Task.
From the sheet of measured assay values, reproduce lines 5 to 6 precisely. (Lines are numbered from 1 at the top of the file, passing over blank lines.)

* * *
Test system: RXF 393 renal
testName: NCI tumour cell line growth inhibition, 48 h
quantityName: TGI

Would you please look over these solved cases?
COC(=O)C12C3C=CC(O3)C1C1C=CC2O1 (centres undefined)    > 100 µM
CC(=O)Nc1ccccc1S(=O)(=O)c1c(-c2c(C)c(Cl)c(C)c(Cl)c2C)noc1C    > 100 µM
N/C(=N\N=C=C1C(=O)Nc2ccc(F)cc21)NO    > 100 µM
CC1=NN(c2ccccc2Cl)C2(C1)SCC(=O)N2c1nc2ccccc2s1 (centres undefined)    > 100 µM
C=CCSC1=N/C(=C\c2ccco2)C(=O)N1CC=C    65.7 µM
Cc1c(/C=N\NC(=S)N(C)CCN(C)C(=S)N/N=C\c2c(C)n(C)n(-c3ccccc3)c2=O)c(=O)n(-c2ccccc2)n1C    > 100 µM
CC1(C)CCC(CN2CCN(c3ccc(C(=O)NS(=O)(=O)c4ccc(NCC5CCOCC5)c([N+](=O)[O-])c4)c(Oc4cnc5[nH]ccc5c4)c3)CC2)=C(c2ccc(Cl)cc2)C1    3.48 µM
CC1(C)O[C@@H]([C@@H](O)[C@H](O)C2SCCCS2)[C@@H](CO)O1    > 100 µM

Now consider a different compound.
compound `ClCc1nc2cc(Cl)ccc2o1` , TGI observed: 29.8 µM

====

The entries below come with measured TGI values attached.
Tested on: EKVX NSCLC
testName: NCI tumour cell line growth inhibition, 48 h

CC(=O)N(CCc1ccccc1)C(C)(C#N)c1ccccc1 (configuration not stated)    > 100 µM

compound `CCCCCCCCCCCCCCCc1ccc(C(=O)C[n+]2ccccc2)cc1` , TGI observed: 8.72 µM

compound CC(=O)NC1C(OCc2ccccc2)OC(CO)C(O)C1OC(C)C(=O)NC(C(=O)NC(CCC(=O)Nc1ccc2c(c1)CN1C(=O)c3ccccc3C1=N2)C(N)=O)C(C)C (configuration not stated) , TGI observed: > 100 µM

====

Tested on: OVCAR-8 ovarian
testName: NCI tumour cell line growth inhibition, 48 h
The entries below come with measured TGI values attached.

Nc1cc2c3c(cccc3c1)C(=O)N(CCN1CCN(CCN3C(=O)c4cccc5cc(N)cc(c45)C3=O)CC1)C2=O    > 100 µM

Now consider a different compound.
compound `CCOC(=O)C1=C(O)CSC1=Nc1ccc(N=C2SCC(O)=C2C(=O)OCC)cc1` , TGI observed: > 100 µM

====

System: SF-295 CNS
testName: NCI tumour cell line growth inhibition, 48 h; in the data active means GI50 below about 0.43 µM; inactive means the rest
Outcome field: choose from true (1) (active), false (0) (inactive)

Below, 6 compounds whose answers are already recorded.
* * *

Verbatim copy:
COC(=O)C12C3C=CC(O3)C1C1C=CC2O1 (centres undefined)    > 100 µM
CC(=O)Nc1ccccc1S(=O)(=O)c1c(-c2c(C)c(Cl)c(C)c(Cl)c2C)noc1C    > 100 µM